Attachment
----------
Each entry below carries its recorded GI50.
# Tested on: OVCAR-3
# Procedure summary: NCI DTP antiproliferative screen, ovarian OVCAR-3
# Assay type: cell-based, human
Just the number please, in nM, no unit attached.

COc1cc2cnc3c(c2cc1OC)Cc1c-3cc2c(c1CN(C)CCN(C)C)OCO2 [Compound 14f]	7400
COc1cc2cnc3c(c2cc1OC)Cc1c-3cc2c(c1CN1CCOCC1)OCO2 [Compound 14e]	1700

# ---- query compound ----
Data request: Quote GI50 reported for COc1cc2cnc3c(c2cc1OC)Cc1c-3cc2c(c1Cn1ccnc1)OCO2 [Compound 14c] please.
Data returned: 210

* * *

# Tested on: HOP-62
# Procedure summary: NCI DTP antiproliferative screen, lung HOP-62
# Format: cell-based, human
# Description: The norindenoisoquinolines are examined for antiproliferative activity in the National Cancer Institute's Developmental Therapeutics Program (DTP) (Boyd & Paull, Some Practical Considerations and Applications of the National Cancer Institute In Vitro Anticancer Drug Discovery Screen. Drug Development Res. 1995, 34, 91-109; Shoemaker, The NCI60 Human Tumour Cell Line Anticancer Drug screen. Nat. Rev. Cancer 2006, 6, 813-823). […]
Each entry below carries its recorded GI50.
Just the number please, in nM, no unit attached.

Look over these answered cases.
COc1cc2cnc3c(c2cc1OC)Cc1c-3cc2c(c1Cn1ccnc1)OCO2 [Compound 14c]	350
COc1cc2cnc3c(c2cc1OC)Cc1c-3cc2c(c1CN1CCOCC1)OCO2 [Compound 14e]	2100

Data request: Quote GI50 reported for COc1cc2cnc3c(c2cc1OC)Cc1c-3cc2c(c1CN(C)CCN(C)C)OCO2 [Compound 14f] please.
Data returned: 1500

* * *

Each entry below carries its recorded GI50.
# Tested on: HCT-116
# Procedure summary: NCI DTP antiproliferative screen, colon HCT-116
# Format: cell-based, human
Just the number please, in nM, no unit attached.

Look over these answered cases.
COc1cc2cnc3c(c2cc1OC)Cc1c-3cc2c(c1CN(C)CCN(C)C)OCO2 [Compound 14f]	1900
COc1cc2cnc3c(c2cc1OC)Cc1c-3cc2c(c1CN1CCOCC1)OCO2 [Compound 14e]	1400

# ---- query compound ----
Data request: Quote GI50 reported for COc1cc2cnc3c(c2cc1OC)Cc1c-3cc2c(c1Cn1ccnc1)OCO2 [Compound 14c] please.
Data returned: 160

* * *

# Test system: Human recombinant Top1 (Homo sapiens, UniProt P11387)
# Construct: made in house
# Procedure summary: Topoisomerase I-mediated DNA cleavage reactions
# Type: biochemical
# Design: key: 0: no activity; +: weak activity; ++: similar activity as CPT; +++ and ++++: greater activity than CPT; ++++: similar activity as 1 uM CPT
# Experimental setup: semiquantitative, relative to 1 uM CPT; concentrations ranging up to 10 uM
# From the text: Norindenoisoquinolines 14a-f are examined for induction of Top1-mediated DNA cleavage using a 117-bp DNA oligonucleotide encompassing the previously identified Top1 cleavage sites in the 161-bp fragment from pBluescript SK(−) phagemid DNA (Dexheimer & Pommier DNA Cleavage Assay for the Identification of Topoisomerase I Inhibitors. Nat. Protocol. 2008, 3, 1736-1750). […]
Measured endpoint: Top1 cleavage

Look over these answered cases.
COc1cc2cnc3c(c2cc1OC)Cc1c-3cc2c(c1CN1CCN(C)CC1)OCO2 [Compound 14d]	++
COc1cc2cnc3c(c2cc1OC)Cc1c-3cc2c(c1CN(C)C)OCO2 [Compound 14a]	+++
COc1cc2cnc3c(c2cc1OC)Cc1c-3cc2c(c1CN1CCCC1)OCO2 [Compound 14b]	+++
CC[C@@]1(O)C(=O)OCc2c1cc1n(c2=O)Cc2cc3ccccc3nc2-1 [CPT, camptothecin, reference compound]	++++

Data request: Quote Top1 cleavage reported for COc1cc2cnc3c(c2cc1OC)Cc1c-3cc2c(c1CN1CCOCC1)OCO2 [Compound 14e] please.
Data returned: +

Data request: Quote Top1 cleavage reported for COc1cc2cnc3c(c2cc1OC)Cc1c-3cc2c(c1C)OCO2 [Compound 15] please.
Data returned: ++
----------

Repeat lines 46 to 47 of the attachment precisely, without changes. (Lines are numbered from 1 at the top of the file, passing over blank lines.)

COc1cc2cnc3c(c2cc1OC)Cc1c-3cc2c(c1CN(C)C)OCO2 [Compound 14a]	+++
COc1cc2cnc3c(c2cc1OC)Cc1c-3cc2c(c1CN1CCCC1)OCO2 [Compound 14b]	+++